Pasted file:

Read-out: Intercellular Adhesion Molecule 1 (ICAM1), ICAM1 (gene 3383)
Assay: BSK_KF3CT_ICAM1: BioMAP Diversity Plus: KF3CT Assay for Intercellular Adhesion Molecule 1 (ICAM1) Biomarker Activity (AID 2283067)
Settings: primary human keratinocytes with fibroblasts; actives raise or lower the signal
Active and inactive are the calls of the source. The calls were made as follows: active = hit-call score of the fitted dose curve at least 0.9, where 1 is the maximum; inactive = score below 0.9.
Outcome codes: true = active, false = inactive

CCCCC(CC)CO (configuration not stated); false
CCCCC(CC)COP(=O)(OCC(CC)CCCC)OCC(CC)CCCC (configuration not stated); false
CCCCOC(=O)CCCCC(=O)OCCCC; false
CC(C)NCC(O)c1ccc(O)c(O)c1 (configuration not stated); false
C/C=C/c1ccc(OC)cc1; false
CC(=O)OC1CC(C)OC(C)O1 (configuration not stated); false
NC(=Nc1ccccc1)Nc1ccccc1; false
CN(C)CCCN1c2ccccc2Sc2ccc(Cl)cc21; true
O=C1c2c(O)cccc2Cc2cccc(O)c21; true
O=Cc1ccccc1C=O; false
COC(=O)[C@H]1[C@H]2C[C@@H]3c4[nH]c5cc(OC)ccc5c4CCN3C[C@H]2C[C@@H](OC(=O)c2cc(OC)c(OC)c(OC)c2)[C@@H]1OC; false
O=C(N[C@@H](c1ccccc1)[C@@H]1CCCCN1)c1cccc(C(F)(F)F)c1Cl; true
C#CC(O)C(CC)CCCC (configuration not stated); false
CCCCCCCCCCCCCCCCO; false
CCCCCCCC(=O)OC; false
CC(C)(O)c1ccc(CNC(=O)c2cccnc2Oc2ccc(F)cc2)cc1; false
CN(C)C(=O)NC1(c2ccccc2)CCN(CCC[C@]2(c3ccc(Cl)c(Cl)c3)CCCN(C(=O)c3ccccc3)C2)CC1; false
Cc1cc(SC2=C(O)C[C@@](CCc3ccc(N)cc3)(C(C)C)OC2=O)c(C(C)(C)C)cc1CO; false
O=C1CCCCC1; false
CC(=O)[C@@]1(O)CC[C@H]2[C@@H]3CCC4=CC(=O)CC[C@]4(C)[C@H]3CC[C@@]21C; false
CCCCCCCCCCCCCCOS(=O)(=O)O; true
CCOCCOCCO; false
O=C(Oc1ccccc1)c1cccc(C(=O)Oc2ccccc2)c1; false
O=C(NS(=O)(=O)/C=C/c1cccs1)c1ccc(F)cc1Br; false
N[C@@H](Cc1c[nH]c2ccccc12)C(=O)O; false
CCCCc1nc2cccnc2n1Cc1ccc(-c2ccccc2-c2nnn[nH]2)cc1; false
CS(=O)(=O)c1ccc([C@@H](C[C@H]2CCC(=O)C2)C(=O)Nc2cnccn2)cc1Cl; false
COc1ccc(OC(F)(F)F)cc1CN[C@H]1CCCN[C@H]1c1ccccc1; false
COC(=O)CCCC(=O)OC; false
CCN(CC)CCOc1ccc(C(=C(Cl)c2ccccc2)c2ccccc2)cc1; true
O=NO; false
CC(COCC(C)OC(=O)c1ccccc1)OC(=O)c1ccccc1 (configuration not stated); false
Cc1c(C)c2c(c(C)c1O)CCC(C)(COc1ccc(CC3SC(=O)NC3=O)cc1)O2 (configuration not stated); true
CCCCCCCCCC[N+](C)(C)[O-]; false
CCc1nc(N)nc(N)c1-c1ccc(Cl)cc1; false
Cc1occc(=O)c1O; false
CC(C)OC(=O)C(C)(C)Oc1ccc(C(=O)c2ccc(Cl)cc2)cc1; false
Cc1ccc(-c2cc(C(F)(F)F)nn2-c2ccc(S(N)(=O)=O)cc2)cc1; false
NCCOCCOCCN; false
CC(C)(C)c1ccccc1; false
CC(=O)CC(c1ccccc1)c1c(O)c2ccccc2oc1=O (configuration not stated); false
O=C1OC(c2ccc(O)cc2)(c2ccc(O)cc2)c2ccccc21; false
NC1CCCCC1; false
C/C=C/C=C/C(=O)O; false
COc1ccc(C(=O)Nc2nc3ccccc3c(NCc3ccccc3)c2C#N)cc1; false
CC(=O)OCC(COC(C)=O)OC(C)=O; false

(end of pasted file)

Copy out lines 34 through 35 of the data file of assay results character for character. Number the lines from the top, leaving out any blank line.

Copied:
COC(=O)CCCC(=O)OC; false
CCN(CC)CCOc1ccc(C(=C(Cl)c2ccccc2)c2ccccc2)cc1; true